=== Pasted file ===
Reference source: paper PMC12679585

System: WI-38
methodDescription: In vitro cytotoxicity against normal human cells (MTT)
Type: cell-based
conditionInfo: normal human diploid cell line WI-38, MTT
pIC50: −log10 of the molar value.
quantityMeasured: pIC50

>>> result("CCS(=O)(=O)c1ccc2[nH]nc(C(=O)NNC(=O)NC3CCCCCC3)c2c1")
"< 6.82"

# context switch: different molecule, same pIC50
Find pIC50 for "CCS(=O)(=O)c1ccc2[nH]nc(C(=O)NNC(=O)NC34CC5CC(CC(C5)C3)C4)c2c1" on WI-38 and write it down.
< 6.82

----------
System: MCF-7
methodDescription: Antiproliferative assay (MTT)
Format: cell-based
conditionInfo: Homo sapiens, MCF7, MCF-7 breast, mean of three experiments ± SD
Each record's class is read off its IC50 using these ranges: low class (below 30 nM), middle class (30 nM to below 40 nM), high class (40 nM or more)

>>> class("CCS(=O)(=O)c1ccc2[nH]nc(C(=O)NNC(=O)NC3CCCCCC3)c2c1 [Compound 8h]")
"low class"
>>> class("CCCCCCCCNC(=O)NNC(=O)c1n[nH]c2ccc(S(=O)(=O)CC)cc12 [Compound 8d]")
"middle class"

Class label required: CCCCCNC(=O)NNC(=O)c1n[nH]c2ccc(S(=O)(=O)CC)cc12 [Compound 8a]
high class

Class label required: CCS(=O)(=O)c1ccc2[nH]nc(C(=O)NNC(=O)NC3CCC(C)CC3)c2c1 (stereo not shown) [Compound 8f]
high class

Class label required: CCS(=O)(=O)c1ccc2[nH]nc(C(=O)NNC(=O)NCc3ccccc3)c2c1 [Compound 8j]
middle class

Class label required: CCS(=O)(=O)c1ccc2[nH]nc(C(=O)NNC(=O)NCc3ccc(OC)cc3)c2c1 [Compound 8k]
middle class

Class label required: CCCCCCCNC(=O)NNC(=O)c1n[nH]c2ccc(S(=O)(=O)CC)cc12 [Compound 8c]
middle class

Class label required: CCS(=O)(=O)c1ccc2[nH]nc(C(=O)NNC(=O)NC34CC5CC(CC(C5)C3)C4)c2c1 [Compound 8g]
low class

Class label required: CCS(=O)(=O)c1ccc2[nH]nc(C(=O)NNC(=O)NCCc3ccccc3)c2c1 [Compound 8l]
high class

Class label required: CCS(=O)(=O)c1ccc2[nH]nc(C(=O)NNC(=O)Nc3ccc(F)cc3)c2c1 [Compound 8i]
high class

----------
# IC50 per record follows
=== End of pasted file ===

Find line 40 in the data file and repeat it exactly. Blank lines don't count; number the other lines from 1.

# IC50 per record follows